“I have the strangest allergy I’ve only discovered in the last couple years,” revealed petite wealth manager and socialite Alexandra Lebenthal, arriving Monday, Dec. 7, for the 12th annual Food Allergy Ball at the Waldorf. “I’m allergic to tomatoes. But not in the way other people are, where they get hives. I actually get a sore throat, strep throat, fevers, cold, and I’ll be sick for two weeks! I’ve spent my whole life with everyone saying, ‘Why is she always sick?’”
Ms. Lebenthal, clad in a flowing red Carolina Herrera skirt and massive gemstone earrings, credited a “part holistic, part traditional” doctor for the breakthrough; she has since excised the offending fruit from her diet (“except ketchup. I’m totally fine with ketchup”). Still, a new empathy had encouraged her to attend tonight’s ball, despite her three allergy-free offspring. “I’m sort of this newcomer to saying, ‘There can’t be any tomatoes, or peanuts, or whatever,’” she said.
Around her, the food-allergy crowd nibbled fried mac-and-cheese bites prepared by this year’s guest chef and Lifetime Achievement Award Winner, Emeril Lagasse (a full list of ingredients was available on the serving platter). Mary Richardson Kennedy, wife of Robert F. Kennedy, Jr.—himself stuck in West Virginia—brought her allergic son, Conor; billionaires David and Julia Koch left theirs home this year; restaurateurs Drew Nieporent and Daniel Boulud gamely mingled.
Tales of prandial woe abounded. “I’ll tell you the saddest thing,” said Ms. Koch, a tall woman with excellent posture in a floor-length white confection with matching white fur stole. “We’re at the Yankees World Series game, and [food-allergic son David Jr., age 11] is sitting there with his popcorn that we brought and he looked around and he could smell all the delicious food, and he said, ‘When am I ever going to be able to eat real food?’” Ms. Koch shook her head. “Unless I can go talk to the chef personally and verify all the ingredients, it’s just not worth it.” David Jr.’s Manhattan private school, whose name Ms. Koch requested be withheld, had been very cooperative. “He used to have to carry around his emergency kit in the school on his belt loop and in Central Park,” she said. But now, “the kitchen is aware of it, the nurse is aware of it; they have EpiPens on every floor.”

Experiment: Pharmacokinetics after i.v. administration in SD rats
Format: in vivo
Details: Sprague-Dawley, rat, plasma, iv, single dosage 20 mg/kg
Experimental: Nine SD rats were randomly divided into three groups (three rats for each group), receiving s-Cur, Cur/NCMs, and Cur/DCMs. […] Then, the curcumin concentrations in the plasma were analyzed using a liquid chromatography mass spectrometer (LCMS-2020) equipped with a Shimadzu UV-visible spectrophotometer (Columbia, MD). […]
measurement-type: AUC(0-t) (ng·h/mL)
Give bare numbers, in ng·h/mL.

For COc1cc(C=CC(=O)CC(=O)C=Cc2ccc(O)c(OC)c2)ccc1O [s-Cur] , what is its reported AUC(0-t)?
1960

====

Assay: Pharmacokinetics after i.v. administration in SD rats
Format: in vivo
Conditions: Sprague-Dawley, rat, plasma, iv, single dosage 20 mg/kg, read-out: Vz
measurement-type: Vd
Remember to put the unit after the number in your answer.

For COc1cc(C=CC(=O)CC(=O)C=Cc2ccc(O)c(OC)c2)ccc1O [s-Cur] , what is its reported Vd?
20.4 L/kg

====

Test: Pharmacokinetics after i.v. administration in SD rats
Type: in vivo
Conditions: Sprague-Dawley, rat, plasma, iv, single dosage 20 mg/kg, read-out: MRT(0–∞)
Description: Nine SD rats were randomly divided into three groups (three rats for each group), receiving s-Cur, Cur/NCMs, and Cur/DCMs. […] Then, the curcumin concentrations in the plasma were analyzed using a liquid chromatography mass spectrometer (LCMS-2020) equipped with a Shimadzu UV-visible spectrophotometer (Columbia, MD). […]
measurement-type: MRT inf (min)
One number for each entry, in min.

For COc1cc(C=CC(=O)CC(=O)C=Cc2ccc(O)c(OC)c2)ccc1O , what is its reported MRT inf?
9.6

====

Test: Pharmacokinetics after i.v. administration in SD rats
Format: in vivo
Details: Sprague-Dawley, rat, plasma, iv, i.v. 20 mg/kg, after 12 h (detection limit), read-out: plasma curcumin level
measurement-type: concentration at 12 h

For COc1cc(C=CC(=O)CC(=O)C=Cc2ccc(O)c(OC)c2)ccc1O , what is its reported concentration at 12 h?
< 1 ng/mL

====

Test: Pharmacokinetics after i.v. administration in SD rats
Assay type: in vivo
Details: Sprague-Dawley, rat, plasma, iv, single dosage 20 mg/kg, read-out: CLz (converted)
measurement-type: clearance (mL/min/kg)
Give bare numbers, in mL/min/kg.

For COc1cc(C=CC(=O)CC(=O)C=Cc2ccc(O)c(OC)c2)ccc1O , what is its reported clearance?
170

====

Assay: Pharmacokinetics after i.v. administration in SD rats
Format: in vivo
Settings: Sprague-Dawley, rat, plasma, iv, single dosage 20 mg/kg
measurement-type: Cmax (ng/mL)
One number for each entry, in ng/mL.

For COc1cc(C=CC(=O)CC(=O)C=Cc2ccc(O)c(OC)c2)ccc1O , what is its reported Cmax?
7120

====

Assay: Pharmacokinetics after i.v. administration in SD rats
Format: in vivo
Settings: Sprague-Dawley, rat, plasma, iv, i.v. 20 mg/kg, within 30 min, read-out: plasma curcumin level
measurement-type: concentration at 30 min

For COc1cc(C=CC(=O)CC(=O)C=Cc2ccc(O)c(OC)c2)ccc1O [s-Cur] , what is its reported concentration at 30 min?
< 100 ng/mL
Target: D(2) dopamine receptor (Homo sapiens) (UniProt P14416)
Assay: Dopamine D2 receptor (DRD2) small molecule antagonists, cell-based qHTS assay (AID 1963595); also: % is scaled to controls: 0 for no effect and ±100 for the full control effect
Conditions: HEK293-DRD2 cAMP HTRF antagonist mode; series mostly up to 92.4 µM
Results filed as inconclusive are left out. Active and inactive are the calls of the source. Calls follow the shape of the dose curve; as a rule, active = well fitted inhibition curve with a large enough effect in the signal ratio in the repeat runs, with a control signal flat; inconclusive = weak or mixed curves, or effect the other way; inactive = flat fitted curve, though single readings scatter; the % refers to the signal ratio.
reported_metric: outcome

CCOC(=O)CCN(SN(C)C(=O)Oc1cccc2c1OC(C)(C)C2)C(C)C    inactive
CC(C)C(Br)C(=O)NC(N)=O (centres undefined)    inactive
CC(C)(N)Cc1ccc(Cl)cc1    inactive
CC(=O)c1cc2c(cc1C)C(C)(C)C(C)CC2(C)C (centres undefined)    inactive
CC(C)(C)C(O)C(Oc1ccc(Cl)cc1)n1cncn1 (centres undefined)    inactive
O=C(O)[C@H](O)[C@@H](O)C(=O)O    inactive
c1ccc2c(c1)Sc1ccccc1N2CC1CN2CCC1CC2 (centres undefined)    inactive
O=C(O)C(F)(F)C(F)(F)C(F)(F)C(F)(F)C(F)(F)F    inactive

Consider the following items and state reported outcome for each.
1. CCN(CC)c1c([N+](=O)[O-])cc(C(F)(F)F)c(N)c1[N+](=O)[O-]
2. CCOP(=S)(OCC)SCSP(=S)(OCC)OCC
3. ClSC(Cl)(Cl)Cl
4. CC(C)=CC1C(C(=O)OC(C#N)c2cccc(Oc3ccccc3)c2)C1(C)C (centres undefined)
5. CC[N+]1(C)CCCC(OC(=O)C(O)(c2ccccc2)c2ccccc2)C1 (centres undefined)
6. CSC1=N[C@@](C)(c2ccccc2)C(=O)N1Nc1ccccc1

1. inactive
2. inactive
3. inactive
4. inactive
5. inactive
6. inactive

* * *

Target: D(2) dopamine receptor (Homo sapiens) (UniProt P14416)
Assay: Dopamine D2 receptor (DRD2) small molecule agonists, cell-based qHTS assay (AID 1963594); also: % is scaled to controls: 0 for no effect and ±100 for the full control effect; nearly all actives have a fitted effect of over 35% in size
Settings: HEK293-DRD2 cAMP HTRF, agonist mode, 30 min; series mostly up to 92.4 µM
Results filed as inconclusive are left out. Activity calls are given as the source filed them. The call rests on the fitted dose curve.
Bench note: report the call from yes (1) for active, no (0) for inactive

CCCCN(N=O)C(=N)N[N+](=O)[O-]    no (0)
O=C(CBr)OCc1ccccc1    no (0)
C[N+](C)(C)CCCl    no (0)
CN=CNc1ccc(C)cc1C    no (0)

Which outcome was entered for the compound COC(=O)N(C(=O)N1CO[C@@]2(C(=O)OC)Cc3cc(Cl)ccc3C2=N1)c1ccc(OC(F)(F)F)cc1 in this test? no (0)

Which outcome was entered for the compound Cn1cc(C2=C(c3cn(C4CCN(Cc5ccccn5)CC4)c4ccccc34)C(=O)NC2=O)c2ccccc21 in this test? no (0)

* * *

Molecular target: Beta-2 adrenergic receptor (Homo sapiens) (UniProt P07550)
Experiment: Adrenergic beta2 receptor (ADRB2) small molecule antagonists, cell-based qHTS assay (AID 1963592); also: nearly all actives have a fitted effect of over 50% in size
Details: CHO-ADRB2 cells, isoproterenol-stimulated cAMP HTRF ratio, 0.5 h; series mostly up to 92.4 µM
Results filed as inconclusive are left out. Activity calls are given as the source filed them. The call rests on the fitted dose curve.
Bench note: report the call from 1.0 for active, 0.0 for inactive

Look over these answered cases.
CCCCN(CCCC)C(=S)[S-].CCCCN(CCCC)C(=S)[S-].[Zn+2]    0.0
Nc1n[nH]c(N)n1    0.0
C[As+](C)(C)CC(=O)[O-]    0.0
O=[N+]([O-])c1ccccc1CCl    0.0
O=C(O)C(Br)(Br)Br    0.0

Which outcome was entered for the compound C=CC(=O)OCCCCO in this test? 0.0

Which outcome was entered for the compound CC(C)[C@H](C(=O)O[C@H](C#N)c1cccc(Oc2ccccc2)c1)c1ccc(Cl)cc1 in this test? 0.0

Charles Koppelman, executive (chairman of Martha Stewart Living Omnimedia and Monday evening’s guest of honor, had two food-allergic adolescent granddaughters in tow. “When you go to a restaurant, you’re kind of interrogating everybody,” he said. “Is the waiter using peanuts? Has the chef ever had a peanut?” “What I’m going to say tonight,” he continued, referring to his planned dinner speech, “is, ‘Forget Amex, I don’t leave home without my EpiPen!’”
Friends like Mr. Koch and Mr. Koppelman helped the Food Allergy Initiative raise $3.9 million on Monday night alone (which was down from more than $5 million at 2007’s ball, but still trounced the $1.5 million New Yorkers for Children raised at its fall gala in September). As one attendee at the Transom’s table reported hearing as he entered the ballroom, “If your kid’s going to be sick with something, let’s hope they’re sick with something the rich people’s kids are sick with, because then they fix it.” Harvard medical sociologist Nicholas Christakis pointed out in the British Medical Journal last year that food allergies kill 150 people a year (some researchers put the figure at 200), as compared to bee stings (50), lightning strikes (100) and motor vehicle collisions (45,000). He argued that our inflation of the threat—many U.S. elementary schools have outlawed peanuts—bore “many of the hallmarks of mass psychogenic illness (MPI).”
The Food Allergy Initiative promptly replied, issuing a press release disputing many of Mr. Christakis’ claims. The Centers for Disease Control and Prevention (CDC) said in 2008 that the number of young people with food allergies had increased 18 percent between 1997 and 2007.
In a speech at the Waldorf, FAI board president Todd Slotkin outlined several promising treatments in the works, including a Chinese herbal therapy being developed by the prominent allergist Dr. Hugh Sampson of Mt. Sinai (ready as soon as 2011) and a parasite “similar to those found in the stomachs of most citizens in developing countries,” which could someday be introduced into imperiled Upper East Side intestines, the theory being that “in the developed world, we live in too clean of an environment, so our immune system has nothing familiar to attack.”
In the meantime, guests mulled a world in which the peanut-butter sandwich had gone the way of marbles and rotary phones. “Peanut butter and jelly is not like it was when we were growing up,” said Ms. Lebenthal, whose daughter insisted her bat mitzvah last month be peanut-free to accommodate an allergic best friend. “Tomatoes actually come from the digitalis family,” she said. “Which is foxglove, and that is poisonous. Somebody told me that when the Europeans came to the New World, the Indians came out with tomatoes, which they assumed was a welcome gift, but it wasn’t!”
“You’d better fact-check that,” piped up her husband.